Hunter and Lui discuss intersectionality in final speaker series event

Lucy Peck, Staff Writer

Historians Tera Hunter and Mary Lui discussed topics including intersectionality, research sources, Critical Race Theory (CRT), activist movements and myths about African Americans and Asian Americans in this year’s final installation of the Upper Division (UD) Race and Ethnicity Speaker Series last Thursday. The event was moderated by UD history teacher Dr. Lauren Meyer, UD history teacher David Berenson, Louise Kim (11), and Destiney Green (12).

Hunter is a Professor of History and African-American Studies at Princeton University, where she has taught multiple courses on African-American history and gender. Her research examines African-American women and labor in Southern states during the 19th and 20th centuries. 

Lui is a Professor of History and American Studies at Yale University. Her research focuses on Asian American history, urban history, women and gender studies, and public history. Lui is also affiliated with Yale’s Ethnicity, Race, and Migration program and Women, Gender, and Sexuality Studies program. 

Hunter and Lui began by addressing how intersectionality is relevant to their research. Hunter explained how the relationships between race, gender, and class are crucial in understanding American history. “Intersectionality is not new — the concept was central to Black women and anything we call feminism,” she said. 

Lui believes that race, gender, and class are important factors to consider when researching the formation of Asian American communities like Chinatown, she said. 

Hunter and Lui also discussed how they each use archival sources in their research. In her work, Hunter often uses unconventional sources. When writing about domestic workers, Hunter referenced sources from the perspectives of the workers’ employers. Looking at the employers’ checkbooks allowed Hunter to see how much the domestic workers were paid, she said. Lui uses a mix of all types of sources in her research but often relies on baptism records, census records and maps, she said.

Meyer enjoyed hearing about how the speakers work to uncover voices that might not have been central to the source or voices of people who were marginalized throughout history, she said. This sometimes requires “reading against the grain.”

Daphne Tsai (10) enjoyed thinking about the connections between this section of the seminar related to her US history class, she said. When reading “Wake: The Hidden History of Women-Led Slave Revolts” by Rebecca Hall, the class discussed the difficulty of finding information on women led slave revolts because they were rarely written about, Tsai said. The author had to comb through sources and look carefully for the hidden voices of women, Tsai said.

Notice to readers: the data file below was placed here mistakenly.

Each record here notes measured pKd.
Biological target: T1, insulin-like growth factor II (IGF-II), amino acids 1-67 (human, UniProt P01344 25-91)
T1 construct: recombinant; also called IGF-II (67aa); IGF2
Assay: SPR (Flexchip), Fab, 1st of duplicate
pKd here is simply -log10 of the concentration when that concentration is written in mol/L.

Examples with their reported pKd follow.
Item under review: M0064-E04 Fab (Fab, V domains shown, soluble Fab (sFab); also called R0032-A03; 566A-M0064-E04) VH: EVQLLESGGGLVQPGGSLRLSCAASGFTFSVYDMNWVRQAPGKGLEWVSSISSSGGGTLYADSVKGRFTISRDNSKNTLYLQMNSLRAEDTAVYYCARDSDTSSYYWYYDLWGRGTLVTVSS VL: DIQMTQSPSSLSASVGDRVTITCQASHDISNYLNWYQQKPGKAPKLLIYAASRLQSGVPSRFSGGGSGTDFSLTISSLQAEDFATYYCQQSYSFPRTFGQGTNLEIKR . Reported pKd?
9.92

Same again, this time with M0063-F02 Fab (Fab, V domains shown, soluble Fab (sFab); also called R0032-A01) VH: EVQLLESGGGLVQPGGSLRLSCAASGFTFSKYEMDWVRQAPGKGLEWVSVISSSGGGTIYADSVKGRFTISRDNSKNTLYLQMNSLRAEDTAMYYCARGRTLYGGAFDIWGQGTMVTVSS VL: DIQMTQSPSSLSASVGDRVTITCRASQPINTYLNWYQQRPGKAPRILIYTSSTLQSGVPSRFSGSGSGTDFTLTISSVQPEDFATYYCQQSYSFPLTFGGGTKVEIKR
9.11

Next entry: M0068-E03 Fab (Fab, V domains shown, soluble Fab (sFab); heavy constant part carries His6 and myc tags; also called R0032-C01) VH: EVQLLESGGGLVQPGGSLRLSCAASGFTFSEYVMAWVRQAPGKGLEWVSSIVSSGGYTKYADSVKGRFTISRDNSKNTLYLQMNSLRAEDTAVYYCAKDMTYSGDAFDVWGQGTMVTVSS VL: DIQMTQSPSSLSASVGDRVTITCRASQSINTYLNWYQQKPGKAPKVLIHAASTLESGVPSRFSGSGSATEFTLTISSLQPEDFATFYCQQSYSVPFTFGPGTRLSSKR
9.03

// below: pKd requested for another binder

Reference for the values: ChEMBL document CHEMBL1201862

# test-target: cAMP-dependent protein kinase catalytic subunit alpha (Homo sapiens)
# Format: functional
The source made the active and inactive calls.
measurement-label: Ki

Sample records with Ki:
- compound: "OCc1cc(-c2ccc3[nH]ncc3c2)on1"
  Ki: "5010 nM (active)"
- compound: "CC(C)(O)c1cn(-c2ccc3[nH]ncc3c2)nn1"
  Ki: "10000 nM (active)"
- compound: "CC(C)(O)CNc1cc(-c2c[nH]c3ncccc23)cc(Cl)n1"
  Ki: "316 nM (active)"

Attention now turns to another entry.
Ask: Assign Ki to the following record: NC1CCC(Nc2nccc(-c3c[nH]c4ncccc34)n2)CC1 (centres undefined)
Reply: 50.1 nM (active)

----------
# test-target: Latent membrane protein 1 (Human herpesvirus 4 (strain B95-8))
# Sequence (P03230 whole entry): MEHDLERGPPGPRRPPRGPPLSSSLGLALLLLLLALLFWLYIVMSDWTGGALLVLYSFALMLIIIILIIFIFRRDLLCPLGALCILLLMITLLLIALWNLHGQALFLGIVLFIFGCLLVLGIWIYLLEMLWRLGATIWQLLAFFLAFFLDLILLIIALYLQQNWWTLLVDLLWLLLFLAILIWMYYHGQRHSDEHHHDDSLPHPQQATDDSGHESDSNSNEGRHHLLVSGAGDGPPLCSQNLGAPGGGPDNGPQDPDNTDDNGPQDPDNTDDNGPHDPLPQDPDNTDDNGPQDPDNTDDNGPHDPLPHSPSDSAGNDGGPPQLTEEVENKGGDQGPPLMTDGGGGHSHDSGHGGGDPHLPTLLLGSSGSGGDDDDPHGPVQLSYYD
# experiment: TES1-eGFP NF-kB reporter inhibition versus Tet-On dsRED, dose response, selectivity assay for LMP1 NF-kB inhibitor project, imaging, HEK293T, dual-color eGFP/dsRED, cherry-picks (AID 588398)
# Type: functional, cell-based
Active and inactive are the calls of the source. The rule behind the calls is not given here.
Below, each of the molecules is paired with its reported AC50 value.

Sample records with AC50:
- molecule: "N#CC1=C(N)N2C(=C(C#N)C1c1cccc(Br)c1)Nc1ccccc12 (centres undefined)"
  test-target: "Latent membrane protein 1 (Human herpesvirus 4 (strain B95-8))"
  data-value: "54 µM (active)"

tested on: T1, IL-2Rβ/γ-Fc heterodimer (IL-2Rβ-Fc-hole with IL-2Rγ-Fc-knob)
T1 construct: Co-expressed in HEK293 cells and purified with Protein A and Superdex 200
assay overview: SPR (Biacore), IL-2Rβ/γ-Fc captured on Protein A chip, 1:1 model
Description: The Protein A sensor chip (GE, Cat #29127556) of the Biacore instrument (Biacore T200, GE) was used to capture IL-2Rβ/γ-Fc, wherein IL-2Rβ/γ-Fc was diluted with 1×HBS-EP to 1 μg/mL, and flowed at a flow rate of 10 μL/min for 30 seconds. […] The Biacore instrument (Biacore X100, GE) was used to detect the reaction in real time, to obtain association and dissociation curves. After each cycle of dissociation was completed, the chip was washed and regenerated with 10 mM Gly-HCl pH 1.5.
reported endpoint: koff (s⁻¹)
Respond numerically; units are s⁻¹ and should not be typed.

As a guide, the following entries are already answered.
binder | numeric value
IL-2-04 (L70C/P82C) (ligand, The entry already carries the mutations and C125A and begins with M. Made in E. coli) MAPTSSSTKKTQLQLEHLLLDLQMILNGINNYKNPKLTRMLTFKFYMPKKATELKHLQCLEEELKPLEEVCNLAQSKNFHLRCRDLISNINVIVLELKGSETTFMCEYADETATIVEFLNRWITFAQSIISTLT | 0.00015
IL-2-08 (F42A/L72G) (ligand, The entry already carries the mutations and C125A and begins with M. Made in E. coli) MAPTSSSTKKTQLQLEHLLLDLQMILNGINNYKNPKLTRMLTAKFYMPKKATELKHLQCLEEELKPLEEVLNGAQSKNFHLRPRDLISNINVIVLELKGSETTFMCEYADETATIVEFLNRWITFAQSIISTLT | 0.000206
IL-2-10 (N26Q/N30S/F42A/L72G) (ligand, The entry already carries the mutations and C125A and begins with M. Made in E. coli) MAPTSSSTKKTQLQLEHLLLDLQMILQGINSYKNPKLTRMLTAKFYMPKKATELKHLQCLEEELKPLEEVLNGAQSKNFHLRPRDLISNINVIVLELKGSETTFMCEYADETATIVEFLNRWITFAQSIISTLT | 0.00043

Hunter also addressed the debate over CRT and the extent to which gender and race should be taught in a classroom. Hunter and Lui both aim to create classrooms in which they can have open conversations with students, they said. 

Meyer enjoyed listening to the speakers’ thoughts about current events, specifically CRT, she said. “It was interesting to see how they elevated classrooms as productive spaces to engage in dialogue and disagreement, rather than spaces that need to be policed or where disagreements need to be avoided.” 

Lui then spoke about how activist movements are most likely to succeed when they establish a common goal which they keep front and center, she said. 

Hunter and Lui then spoke about common myths about African and Asian Americans. Hunter discussed the common stereotype of African American women being sexually permiscuous. She used the example of the recent questioning of Judge Ketanji Brown Jackson, the first African American woman elected to the Supreme Court, Hunter said.

Lui spoke about the harms of the Asian American ‘model minority’ myth. This myth is often used against Asians if they do not succeed or used as a critique of other nationalities, she said. 

Tsai agreed that the ‘model minority myth’ is harmful, she said. “The myth is often used against other groups like African Americans to critique them and claim they are not trying as hard as Asian Americans,” she said. “By doing this, people are effectively weaponizing Asian Americans to perpetuate racism.”

Aamri Sareen (10) thinks that discussing these common yet harmful myths is especially important, she said. “These myths are so common and pervasive that people can come to believe them without understanding the harms and potential repercussions.”

Kim originally applied to moderate the event because of their personal interest in history, they said. “I also wanted to be a point of communication between the school and the guest speakers,” she said. “I felt like my personal identity as an Asian American was relevant because I’m able to acutely understand the histories that navigate race and ethnicity.”  

When deciding which questions they would pose for the speakers, Kim looked for two qualities, she said. “First was relevance to the specific intersection we were discussing — race, ethnicity and gender,” they said. “Second was relevance to the present and to the student body.” 

Kim was able to talk with both professors during and after the event, she said. “It felt really inspiring to see two women of color succeeding in academia,” she said. “I feel more called to continue to pursue my own passions and interests as I see the professors as role models for my studies.” 

Meyer hopes the series helped students consider the relevance of historical work when trying to understand the present moment, she said.“History can be empowering to those who want to create positive social change,” she said. “Having a better understanding of history helps us do better in the present.”